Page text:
For some reason I finally made the decision to send for this at about eleven o'clock in the evening. With all that dithering out of the way, I was feeling rather pleased with myself and just pondering the riddle of why my love of Siobhan had not inspired me to spend that little bit extra in order to get my hands on her by 1PM the-day-after-tomorrow when I realised the MP3 version was right there waiting for me! Well, suddenly sleep seemed rather unimportant. I was still sitting there three hours later and, having suffered a fitful sleep and a rather nasty little nightmare (in which Siobhan wanted answers as to why I had only deemed her worthy of 'Super Saver Delivery', and I simply could not explain it), I awoke the next morning with Track 1 STILL going round in my head!
That opening track, 'Was It Something That I Said?' grabs you right from the outset. I'm still a musical philistine, but it did remind me rather a lot of Michael Nyman's 'Water Dances' - in the most complimentary way possible. It's an incredibly powerful arrangement, the sort of tune that gets in your head and cannot be dislodged by any conventional means. It makes a reappearance, in a slightly different form, as a bonus track later on. I just love the crazy 'off-key' aspect to the whole thing.
'The Suppressed Trilogy' is possibly my favourite track on here (God, that's like being forced to choose which brand of chocolate bar is your favourite... I love them all, damn it!). It combines utterly compelling and enormously clever lyrics with a whole range of different musical styles, all in the one track. How on earth can two people have so much combined musical talent and yet not have their work available to a wider audience for so many years? It sure beats me.
This is one review that I almost didn't want to write, because I knew that a few lines from me would never be able to do this amazing piece of work justice. If only I had just a fraction of Siobhan Fahey's talent for expressing herself with words then I might have been in with a chance... I tell you what; why don't I belt up now and let you go and see how amazing she is for yourself? Because, if you've made it this far, then you really DO need to buy this!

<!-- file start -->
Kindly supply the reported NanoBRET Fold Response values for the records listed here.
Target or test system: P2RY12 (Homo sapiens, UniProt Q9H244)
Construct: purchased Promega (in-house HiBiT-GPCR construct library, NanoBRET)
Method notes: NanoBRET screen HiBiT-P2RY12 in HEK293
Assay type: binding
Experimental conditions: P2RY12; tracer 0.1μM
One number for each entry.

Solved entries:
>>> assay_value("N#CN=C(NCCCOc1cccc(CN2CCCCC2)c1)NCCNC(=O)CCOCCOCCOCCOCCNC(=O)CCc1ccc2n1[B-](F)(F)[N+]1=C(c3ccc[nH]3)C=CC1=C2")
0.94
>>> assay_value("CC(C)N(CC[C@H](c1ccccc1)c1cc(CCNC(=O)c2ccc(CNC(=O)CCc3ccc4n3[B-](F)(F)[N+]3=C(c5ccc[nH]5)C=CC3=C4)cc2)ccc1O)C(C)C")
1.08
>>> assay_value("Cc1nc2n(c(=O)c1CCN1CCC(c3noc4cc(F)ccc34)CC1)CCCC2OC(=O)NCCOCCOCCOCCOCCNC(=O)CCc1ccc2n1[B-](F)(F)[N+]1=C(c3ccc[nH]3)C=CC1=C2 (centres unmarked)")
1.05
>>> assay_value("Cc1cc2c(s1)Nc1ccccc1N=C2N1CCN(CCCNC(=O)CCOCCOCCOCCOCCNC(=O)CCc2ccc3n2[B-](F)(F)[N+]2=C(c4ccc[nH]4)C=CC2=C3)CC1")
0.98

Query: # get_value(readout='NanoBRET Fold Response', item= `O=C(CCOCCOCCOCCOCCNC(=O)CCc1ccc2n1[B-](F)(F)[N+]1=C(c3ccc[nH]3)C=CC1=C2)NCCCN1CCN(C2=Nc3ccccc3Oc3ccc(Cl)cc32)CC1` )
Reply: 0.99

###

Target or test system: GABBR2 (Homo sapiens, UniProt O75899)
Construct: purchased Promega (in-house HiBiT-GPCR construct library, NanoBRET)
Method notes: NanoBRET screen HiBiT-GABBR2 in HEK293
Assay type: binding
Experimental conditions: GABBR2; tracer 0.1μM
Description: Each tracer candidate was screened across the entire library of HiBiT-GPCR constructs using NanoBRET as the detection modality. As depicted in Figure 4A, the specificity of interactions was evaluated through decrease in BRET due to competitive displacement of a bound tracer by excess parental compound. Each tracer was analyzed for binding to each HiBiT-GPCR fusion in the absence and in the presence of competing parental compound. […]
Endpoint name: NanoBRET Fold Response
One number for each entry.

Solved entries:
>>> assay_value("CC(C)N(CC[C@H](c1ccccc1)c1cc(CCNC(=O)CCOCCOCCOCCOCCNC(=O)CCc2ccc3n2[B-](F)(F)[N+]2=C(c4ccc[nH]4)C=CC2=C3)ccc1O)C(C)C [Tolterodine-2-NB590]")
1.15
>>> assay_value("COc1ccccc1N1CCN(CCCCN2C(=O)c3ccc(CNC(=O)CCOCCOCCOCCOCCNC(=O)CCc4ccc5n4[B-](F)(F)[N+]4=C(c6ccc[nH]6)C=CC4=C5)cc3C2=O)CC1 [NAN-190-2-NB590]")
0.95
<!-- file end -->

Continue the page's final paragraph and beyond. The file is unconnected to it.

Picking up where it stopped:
An absolute gem of an album! As a massive fan of La Fahey and Shakespeare Sister I was very pleased that this collection of demos from 1993 is all KILLER and no filler. Dark subject matters, intriguing lyrics, masterful melodies and killer hooks! Here, one of the UK's greatest and most underrated diva's successfully combines avant garde and pop. Highlights are the breathtakingly epic masterpiece, "The Suppressed Trilogy", the sinister psycho pop of " Was It Something I Said", the dirty rocker "Where's The Party" and the shimmeringly catchy, "A Christmas Number One", which, had it been released, probably would have performed as it's title suggests. This album is dark and edgy, but has a glorious pop sensibility and such intriguing, entertaining lyrics that it never fails to keep you guessing and leave you wanting more! Never a dull moment. Essential for Siobhan fans! Its cult classic status is truly deserved. Long live the Queen...